So it was you had a season, whether it was summer or a few weeks or a year and you summarize your progress all in one video. That’s where it started. But then Clarence one-tenth of just his training clips and doing quite well with it. So I thought I could put up just simple training stuff, so I cut out the difficulty of editing something together.
You could just film what you were doing, which you’d already worked out to put it up there. And it transitioned then. It wasn’t really ever about getting attention for it. Obviously, you put it and you want people to see it and enjoy it. But it’s very much like the training thing we were talking about earlier where I would make videos even if I didn’t make money for it. You know what I mean?
It’s just what I loved to do. So I think it just moved from putting up training clips to putting up edited, structured training clips. That’s what become the STRONGER series, and there were signs of the STRONGER series coming together before that where it was I would film a set of something and just put it up.
But then it was like, “What if I filmed all sets? What if I explain why I was doing these sets? What if I explain what my goal was and then show the sets that I was doing to lead up to that goal?” So that’s how it started to build into what STRONGER series became.
And again, because it’s weird, man. I remember Christopher Hitchens saying that in life, you keep two sets of books. And for some reason, the way he said that just has always resonated with me. It doesn’t mean like be two-faced, but it kind of-
Max: Wait. But wait, what did he say? Because I love Chris Hitchens. What did he say?
Tyson: He said, “In life, you always keep two sets of books,” which to me, basically means you might say one thing but then you also feel something else. The way I can best explain it, I can apply it in many ways, and I’m saying that doesn’t apply to I say to you, “I like you,” and then behind your back, I say, “I fucking hate the guy.”
Not as in two sets of books like you’re two-faced. I mean like how I was telling you before. I had that whole journey from bodybuilding, power lifting to Olympic with me. But completely separate to that, I had the Parkour or freerunning, tricking to gymnastics, and to body weight strength training specifically.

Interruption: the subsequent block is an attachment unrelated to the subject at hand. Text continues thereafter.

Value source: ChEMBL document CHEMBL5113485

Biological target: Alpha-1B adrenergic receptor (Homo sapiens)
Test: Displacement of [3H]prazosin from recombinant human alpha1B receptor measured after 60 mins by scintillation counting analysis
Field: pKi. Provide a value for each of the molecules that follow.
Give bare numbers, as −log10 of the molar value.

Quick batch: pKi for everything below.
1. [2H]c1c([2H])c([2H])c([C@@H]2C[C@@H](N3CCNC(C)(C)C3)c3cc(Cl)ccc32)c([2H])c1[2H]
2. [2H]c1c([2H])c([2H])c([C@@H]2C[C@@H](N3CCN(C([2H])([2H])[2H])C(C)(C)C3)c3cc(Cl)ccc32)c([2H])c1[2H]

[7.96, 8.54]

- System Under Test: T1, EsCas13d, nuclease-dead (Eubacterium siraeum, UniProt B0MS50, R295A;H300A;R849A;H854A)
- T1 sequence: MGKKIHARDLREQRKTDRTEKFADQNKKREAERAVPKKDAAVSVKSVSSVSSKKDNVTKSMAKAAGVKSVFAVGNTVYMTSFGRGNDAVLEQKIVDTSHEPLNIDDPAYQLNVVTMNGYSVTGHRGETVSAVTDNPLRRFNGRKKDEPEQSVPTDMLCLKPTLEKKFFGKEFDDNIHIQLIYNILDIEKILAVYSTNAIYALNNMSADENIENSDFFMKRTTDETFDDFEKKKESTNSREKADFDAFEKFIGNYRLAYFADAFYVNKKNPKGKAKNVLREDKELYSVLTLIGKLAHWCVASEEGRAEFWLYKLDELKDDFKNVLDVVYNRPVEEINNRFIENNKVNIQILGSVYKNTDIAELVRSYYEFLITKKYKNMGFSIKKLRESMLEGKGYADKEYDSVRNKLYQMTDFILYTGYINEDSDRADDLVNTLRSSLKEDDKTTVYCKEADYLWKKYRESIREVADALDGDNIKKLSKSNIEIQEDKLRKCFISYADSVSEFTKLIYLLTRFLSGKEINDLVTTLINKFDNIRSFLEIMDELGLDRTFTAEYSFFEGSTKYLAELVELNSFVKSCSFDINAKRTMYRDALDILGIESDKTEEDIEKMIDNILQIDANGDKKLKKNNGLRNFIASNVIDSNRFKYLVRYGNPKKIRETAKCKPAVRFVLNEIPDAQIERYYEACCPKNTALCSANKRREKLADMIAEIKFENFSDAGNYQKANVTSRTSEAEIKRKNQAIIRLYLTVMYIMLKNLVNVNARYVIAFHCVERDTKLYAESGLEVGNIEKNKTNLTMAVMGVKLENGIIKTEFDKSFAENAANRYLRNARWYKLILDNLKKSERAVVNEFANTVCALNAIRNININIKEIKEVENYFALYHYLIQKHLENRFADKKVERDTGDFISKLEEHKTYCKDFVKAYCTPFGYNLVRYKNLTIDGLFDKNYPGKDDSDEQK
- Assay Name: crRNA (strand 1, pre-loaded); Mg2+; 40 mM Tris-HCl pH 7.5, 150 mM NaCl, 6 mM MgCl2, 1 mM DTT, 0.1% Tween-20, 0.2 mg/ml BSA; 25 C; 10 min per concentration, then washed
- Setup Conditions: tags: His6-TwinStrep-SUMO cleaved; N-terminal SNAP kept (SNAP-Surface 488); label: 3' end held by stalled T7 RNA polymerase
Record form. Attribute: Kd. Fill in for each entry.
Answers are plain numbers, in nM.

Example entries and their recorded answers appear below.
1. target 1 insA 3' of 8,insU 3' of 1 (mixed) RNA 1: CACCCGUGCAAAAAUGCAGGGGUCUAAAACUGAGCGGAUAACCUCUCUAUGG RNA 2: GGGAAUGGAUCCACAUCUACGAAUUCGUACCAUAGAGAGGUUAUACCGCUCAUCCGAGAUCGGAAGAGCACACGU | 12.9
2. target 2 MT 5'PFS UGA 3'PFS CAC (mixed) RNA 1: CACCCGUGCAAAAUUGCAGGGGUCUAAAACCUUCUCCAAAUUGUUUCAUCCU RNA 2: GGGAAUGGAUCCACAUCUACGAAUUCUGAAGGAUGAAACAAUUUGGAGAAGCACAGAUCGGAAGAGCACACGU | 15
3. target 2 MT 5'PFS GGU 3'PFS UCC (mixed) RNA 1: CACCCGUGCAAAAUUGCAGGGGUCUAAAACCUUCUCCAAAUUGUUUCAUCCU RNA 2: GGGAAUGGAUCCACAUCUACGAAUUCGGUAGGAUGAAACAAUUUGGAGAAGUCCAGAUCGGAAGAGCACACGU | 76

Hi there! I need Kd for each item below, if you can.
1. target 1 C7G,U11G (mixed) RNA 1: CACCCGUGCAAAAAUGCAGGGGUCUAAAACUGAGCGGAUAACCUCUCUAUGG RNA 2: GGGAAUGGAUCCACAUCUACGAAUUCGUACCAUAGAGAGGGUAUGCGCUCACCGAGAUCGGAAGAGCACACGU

They go together but they also have nothing to do with each other. What I’m talking about is with my YouTube content, I had that whole training-based content. But then I also have literally just entertainment, comedy value, fun stuff. So that is on the YouTube channel, which is probably confusing for a lot of people.
But there’s such a, not contrasted content, but if you subscribe, you’re not just getting training tutorials and workouts. You’re also getting what makes me laugh and what I think is hilarious and what I think other people could laugh at as well. So that’s the whole YouTube thing in a nutshell.
Maybe one important takeaway point for me, which you’ve seen if you watched my content, particularly the STRONGER series, is the way I would combine training with content creation is it was about setting a goal and then working to achieve it and filming the attempting the goal.
Or it all culminated to this one moment. The series that I made that followed that strategy, really fun. They’re very exciting and great to watch. But I don’t … What I’ve learned is … And it ties back to what we were talking about earlier, is that it’s about enjoying that process.
And with the right training and hard work, you’ll see the results. It’s not about putting all that pressure on yourself into that, if you’re talking strength training, like getting a lift or getting a skill, putting it into this specific date, specific time. And in these three seconds, it has to be got or it’s a failure.
Was it the wrong mentality to have I think when you hit nearly 30? And to have more patient-wise approach is to put everything into that moment, whereas it should be consistency and hard work and it will come. Yes, you want to try and beat the competitions and get your goals and that kind of thing.
But I think it was just that emphasis that was put on that that the series was really entertaining. But as a lifestyle, not appropriate for me at least to set your training life that specific with that much emphasis. And I’m not your typical social media personality even.
Like during this pandemic that I was like, “Now it’s time to jump on the home workouts. I’ve got so many to do.” That doesn’t naturally come to me, so I’m not going to do it. It has to be organic. Otherwise, I’m not going to do it. And it’s been hard to see how much attention such basic shit can get when you’ve put all this work into something you truly believe will help people in terms of preventing injury, improving functionality.
And then a home biceps workout is doing great right now. It’s thriving. You’re like, “Fuck, biceps training?”
Max: Yeah. I mean you’ve been … The life you’ve poured into, it shows and I definitely get the sense that YouTubing is not like the end-all, be-all most important thing. You definitely seem like you’re having fun. So that’s why I’m subscribed and interested in it.
Tyson: I fricking love it, man. It doesn’t have to be YouTube, but like I said, YouTube is just the platform at the moment and has been for probably 10 years where you can just make what you want, put it up there and it gives you that potential for that much exposure.
Max: And then if you show up consistently since 2012, you’re just bound to get a good feedback. I’ve just a few short-answer questions and then I’ll let you have breakfast because it’s Australia and it’s breakfast time for you.